13 Nov 2013

13 Nov 13 - Colour vs Monochrome

After the Diver party, it was back to regular birding. With the sunny & still weather, conditions were great for looking for birds along the bushes behind Studland's Southern beaches. The highlight was this cracking Firecrest. This is favourite of most UK birders, given they are so well marked compared to their commoner cousin, the Goldcrest (see Mystery Bird Photo). They are also even more hyper as they move around feeding. Studland usually has a few Firecrests overwintering in regular spots.
Firecrest
 Firecrest
Firecrest
Next stop was Knoll & Middle Beaches. Studland is the most important wintering grounds for Black-necked Grebes in the UK. Currently, the numbers are still building up with their peak in January. In January 2011, Steve Morrison counted an 80 roosting together (along with several Slavonian Grebes). Most feed in the eel grass off Knoll, Middle & South beaches, but a few can often be found closer to the harbour mouth & in Brands Bay. Today, 29 of the 33 birds were off Knoll & Middle Beaches. normally, by late morning, they are well dispersed in small parties throughout the bay, so it was a pleasant surprise to find 26 in a single tight flock.
Black-necked Grebe: Panoramic view of half the flock with the Needles in the background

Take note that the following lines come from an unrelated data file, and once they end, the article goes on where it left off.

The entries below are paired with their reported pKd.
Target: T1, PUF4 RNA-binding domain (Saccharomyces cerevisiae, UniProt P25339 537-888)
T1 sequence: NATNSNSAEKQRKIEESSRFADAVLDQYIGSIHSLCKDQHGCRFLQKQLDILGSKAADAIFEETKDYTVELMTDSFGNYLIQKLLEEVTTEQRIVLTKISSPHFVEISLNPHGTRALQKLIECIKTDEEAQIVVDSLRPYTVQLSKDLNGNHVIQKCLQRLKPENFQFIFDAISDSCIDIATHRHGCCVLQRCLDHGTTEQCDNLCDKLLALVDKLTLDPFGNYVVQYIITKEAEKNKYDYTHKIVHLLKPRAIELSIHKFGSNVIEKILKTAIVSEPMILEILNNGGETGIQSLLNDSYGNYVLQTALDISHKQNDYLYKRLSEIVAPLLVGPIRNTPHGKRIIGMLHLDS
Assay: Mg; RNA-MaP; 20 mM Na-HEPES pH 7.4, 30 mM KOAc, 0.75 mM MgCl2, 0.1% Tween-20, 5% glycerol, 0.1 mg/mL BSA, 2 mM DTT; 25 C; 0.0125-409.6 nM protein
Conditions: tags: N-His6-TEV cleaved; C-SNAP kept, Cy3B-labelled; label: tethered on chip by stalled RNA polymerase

Keeping to the monochrome theme, this cracking Gull flew in & landed on the beach. About 10 years ago, Graham Armstrong had a flock of 5 of these birds on the beach which was an impressive total for Studland. Last March, I had a conservative count of 350 birds on the beach.

Here is a closer photo of a Black-necked Grebe off Pilots Point a few days later. To me, they always look like large Dabchick's rather than a Slavonian Grebe. Best told from Slavs by the high forehead, black extending in a curved patch below the red eye and the rounded rear end to the body. They are also smaller, with a more rounded, short body, thinner neck & thinner, more feeble bill (albeit these are more subtle features). In contrast, Slavs have a gently sloping head peaking well behind the eye, with have a much whiter face with the black in a straight border not extended below the eye and a more elongated rear end to the body.
Black-necked Grebe: Shell Bay, Studland (16 Nov)
Black-necked Grebe: Close up showing the head shape & pattern
Mystery Gull?
No prizes for identifying this as a Mediterranean Gull.
Mediterranean Gull: Adult winter bird
Colour ring studies have shown that some of these wintering birds originate from colonies in Holland, Belgium & France, although some will be birds that have bred locally in Poole Harbour.


No comments :

Post a Comment